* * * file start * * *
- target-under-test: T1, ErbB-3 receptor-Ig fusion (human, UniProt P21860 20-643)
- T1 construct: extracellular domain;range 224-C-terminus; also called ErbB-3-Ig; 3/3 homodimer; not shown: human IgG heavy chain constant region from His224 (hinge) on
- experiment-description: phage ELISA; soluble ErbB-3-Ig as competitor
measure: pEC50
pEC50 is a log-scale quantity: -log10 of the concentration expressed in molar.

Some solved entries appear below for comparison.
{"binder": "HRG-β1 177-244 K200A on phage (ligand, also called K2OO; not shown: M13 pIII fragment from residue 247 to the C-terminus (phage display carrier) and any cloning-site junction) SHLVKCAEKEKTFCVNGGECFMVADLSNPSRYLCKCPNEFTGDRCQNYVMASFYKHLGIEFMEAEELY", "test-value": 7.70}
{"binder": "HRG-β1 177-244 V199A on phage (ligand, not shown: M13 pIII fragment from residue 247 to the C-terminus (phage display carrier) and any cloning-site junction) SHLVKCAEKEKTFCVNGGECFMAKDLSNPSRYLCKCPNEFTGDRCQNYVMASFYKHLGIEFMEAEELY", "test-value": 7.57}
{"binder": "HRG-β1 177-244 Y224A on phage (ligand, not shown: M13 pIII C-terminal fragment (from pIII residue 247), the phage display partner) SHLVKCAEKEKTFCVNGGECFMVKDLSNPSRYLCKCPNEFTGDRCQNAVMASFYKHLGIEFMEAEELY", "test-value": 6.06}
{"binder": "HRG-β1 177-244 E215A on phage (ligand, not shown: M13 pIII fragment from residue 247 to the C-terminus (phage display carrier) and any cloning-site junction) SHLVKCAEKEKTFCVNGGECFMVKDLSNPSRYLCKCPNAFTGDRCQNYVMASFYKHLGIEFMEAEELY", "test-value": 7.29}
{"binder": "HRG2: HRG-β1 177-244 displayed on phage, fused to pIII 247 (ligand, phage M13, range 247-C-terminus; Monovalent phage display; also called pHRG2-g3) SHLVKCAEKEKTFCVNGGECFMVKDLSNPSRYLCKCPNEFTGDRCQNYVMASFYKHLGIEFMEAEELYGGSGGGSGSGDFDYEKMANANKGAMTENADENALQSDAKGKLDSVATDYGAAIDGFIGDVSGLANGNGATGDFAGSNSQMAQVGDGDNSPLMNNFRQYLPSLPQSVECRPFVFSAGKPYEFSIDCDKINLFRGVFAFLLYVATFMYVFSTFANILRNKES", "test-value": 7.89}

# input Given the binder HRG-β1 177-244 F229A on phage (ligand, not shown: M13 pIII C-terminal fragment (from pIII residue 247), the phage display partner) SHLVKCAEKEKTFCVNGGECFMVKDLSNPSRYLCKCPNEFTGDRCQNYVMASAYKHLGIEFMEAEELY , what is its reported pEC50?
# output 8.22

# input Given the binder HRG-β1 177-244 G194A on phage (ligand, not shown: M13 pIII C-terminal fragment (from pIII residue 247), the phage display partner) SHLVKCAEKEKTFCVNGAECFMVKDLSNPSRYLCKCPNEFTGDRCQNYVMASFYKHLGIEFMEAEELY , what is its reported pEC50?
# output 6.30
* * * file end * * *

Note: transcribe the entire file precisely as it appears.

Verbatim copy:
- target-under-test: T1, ErbB-3 receptor-Ig fusion (human, UniProt P21860 20-643)
- T1 construct: extracellular domain;range 224-C-terminus; also called ErbB-3-Ig; 3/3 homodimer; not shown: human IgG heavy chain constant region from His224 (hinge) on
- experiment-description: phage ELISA; soluble ErbB-3-Ig as competitor
measure: pEC50
pEC50 is a log-scale quantity: -log10 of the concentration expressed in molar.

Some solved entries appear below for comparison.
{"binder": "HRG-β1 177-244 K200A on phage (ligand, also called K2OO; not shown: M13 pIII fragment from residue 247 to the C-terminus (phage display carrier) and any cloning-site junction) SHLVKCAEKEKTFCVNGGECFMVADLSNPSRYLCKCPNEFTGDRCQNYVMASFYKHLGIEFMEAEELY", "test-value": 7.70}
{"binder": "HRG-β1 177-244 V199A on phage (ligand, not shown: M13 pIII fragment from residue 247 to the C-terminus (phage display carrier) and any cloning-site junction) SHLVKCAEKEKTFCVNGGECFMAKDLSNPSRYLCKCPNEFTGDRCQNYVMASFYKHLGIEFMEAEELY", "test-value": 7.57}
{"binder": "HRG-β1 177-244 Y224A on phage (ligand, not shown: M13 pIII C-terminal fragment (from pIII residue 247), the phage display partner) SHLVKCAEKEKTFCVNGGECFMVKDLSNPSRYLCKCPNEFTGDRCQNAVMASFYKHLGIEFMEAEELY", "test-value": 6.06}
{"binder": "HRG-β1 177-244 E215A on phage (ligand, not shown: M13 pIII fragment from residue 247 to the C-terminus (phage display carrier) and any cloning-site junction) SHLVKCAEKEKTFCVNGGECFMVKDLSNPSRYLCKCPNAFTGDRCQNYVMASFYKHLGIEFMEAEELY", "test-value": 7.29}
{"binder": "HRG2: HRG-β1 177-244 displayed on phage, fused to pIII 247 (ligand, phage M13, range 247-C-terminus; Monovalent phage display; also called pHRG2-g3) SHLVKCAEKEKTFCVNGGECFMVKDLSNPSRYLCKCPNEFTGDRCQNYVMASFYKHLGIEFMEAEELYGGSGGGSGSGDFDYEKMANANKGAMTENADENALQSDAKGKLDSVATDYGAAIDGFIGDVSGLANGNGATGDFAGSNSQMAQVGDGDNSPLMNNFRQYLPSLPQSVECRPFVFSAGKPYEFSIDCDKINLFRGVFAFLLYVATFMYVFSTFANILRNKES", "test-value": 7.89}

# input Given the binder HRG-β1 177-244 F229A on phage (ligand, not shown: M13 pIII C-terminal fragment (from pIII residue 247), the phage display partner) SHLVKCAEKEKTFCVNGGECFMVKDLSNPSRYLCKCPNEFTGDRCQNYVMASAYKHLGIEFMEAEELY , what is its reported pEC50?
# output 8.22

# input Given the binder HRG-β1 177-244 G194A on phage (ligand, not shown: M13 pIII C-terminal fragment (from pIII residue 247), the phage display partner) SHLVKCAEKEKTFCVNGAECFMVKDLSNPSRYLCKCPNEFTGDRCQNYVMASFYKHLGIEFMEAEELY , what is its reported pEC50?
# output 6.30